Finally, as always (and Yardeni points this out), the gov-media refusal to address reality is disgraceful.
-- BigDog (BigDog@duffer.com), April 13, 1999
Today's anonymouse Westergaard Wall Street columnist makes an interesting comment,
"I have gotten several queries on why I have chosen to remain anonymous. I am employed by an investment bank which has become increasingly paranoid about Y2K, despite the fact that it is not incorporating Y2K into any of its forecasts or estimates. (This, by the way, is true of almost all of the investment banks, not just mine)."
Keep in mind this guy is certainly known to Westergaard HIMSELF, who selected him to write for the site. Interesting opinion, FWIW, eh? Squares with common sense, at a minimum. Yardeni speculated last year that a number of his colleagues are a lot more bearish than they let on, but dare not go public and are letting him be the "token alarmist." Again, FWIW.
-- BigDog (BigDog@duffer.com), April 13, 1999.
Here's a little tidbit in relation to your second posting, BigDog:
Last week I met with a financial analyst at VERY major financial firm regarding money I had received from a pension plan. The sum was paltry, but I was debating whether to take 20% off in taxes and the lump sum or whether to put the money into an IRA. My analyst thought I should put the IRA into stocks, but I expressed some dismay over the inflated stock market, and made my fears of a crash plain. He then, on his own initiative, brought up Y2K, though I had not made any direct reference to it. It was clear from studying his face that he is worried about Y2K. "We're supposed to be compliant," he said, "but no one knows what is going to happen." He told me to keep my December statement as hard proof. I was astonished that he brought this up; it seemed remarkably honest. He also said that he thought that bank runs would probably not occur, because the people with the most money would not be running the banks. It was sort of an elitist thing to say, yet it was interesting to contemplate. I mentioned that I had heard that Henry Kissinger is taking all his money out of the bank, and he responded calmly that each person would be making his or her own personal decision about Y2K. He himself is not going to take his money out of the bank, or so he said, and he seemed to think the stock market would survive a crash, that it was still a good investment!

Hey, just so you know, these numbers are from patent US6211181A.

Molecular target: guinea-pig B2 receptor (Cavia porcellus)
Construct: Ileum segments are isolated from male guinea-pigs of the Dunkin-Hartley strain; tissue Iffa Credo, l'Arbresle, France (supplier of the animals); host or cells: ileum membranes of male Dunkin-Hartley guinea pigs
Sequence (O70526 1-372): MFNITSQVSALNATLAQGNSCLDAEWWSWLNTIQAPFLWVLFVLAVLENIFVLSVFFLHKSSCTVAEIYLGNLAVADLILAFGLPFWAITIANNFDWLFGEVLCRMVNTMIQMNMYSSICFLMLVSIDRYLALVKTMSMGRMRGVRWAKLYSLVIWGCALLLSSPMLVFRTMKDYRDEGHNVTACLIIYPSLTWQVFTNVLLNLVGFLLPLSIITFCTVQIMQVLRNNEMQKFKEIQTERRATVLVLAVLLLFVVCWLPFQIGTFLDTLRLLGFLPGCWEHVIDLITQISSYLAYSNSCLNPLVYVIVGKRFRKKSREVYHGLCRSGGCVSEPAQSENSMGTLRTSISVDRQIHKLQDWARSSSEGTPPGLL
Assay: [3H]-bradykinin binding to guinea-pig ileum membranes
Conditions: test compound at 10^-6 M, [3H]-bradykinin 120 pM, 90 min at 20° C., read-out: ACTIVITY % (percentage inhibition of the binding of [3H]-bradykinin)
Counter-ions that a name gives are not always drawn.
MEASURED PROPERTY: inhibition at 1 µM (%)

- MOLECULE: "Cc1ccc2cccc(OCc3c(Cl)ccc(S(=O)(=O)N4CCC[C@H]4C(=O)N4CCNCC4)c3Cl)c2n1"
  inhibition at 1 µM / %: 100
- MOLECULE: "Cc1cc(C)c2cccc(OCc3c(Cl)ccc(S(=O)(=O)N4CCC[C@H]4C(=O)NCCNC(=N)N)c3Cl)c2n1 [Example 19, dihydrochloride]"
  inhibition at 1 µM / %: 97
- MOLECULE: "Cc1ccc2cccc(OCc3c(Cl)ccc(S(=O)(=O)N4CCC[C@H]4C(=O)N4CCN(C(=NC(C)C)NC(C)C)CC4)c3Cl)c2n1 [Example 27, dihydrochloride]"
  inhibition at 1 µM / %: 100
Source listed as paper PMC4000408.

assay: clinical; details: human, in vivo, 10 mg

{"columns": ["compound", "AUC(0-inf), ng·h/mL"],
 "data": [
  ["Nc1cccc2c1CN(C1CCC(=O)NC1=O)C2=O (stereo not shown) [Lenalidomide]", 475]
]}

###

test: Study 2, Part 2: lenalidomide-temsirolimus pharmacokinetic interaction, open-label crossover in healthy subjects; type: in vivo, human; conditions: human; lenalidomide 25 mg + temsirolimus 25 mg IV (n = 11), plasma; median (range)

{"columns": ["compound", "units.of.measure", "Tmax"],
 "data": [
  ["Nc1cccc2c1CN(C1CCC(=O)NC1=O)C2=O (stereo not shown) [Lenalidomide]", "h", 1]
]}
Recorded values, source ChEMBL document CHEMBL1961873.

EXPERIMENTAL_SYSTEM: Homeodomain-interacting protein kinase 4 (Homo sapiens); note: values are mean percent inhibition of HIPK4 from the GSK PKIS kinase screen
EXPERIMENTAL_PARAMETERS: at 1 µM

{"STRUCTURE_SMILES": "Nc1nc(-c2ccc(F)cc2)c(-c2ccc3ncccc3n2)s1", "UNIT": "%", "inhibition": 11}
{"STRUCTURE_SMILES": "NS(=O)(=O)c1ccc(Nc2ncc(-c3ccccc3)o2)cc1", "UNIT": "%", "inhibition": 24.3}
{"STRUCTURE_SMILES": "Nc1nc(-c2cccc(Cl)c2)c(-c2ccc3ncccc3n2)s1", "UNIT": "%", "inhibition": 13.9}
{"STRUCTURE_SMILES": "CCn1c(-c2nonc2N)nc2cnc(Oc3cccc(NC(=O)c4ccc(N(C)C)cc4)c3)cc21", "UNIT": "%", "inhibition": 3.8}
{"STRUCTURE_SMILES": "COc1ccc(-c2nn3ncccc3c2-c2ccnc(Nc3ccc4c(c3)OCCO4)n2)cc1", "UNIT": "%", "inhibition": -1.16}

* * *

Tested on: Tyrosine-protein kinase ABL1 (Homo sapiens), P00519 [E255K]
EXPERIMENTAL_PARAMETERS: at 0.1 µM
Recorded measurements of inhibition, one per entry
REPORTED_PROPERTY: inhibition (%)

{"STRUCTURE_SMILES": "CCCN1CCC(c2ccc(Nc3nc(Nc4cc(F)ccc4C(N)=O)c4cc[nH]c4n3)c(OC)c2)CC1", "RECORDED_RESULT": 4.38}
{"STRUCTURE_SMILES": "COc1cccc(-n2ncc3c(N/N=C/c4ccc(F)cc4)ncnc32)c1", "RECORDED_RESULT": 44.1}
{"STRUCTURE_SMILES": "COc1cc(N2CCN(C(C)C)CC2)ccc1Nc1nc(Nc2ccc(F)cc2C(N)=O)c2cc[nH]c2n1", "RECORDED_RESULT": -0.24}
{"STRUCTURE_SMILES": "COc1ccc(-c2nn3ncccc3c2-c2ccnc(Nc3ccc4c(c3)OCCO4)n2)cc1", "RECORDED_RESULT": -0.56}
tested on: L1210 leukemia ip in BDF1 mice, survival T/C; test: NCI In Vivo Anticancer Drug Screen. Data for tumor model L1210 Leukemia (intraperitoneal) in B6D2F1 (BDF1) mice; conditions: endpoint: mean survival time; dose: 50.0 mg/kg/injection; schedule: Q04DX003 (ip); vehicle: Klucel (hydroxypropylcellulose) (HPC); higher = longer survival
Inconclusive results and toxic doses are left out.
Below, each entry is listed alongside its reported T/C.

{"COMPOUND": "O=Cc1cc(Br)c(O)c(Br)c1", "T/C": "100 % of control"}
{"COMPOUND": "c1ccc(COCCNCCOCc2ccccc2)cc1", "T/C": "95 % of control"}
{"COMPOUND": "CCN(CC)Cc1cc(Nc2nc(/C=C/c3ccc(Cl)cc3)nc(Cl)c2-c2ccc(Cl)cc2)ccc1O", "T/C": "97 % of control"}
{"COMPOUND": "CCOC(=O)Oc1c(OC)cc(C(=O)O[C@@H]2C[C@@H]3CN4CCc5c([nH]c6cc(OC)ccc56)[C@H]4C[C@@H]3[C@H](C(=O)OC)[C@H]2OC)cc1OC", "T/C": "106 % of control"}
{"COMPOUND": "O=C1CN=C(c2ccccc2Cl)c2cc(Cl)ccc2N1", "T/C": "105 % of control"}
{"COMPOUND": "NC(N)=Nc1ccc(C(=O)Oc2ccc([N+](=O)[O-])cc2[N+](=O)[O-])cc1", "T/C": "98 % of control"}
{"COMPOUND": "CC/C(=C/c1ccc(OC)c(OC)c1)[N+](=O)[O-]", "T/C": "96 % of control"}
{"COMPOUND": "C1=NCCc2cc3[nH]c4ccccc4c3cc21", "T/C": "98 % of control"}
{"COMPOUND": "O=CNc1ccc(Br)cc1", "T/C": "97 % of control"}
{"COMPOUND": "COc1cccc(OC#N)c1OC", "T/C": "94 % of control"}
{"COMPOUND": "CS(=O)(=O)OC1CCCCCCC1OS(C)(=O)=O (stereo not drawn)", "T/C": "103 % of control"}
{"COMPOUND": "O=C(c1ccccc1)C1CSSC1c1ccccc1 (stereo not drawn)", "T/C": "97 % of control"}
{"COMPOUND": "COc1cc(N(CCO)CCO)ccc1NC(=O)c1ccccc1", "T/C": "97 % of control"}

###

-- Bee (firstname.lastname@example.org), April 13, 1999.
You might want to follow up with him at some point and note the following, perhaps using the good old "I Got Good News, and I Got Bad News" method -
Good News: That Henry Kissinger story about him taking all his money out has not been verified at all. It appeared as almost a "gossip item" in what used to be a pretty good newspaper, The London Times. No one's come forward to corroborate it.
Bad News: Current fractional reserve policy means that it won't require "the folks with the most money" to cause a serious shortfall at the banks. Someone else can no doubt quote the actual numbers, but it's some trivial amount like $2,000 per family taken out that would remove all the cash.
-- Mac (email@example.com), April 13, 1999.
"We're supposed to be compliant," he said, "but no one knows what is going to happen."
BigDog if you read 2000 The Year of Fear you will see the part about my father talking to a cousin of mine that happens to be the president of a large bank back east. Make that Melon bank and his name is Jeff. He did say "no one knows what is coming" and he is also worried about critical vendors. Norm and Y2k Pro can say what they want however the fact remains that there still isn't enough light to know 100%. What we can see doesn't look good. Thank you for the analysis of the report, I enjoy reading your threads. Take care of your self. Tman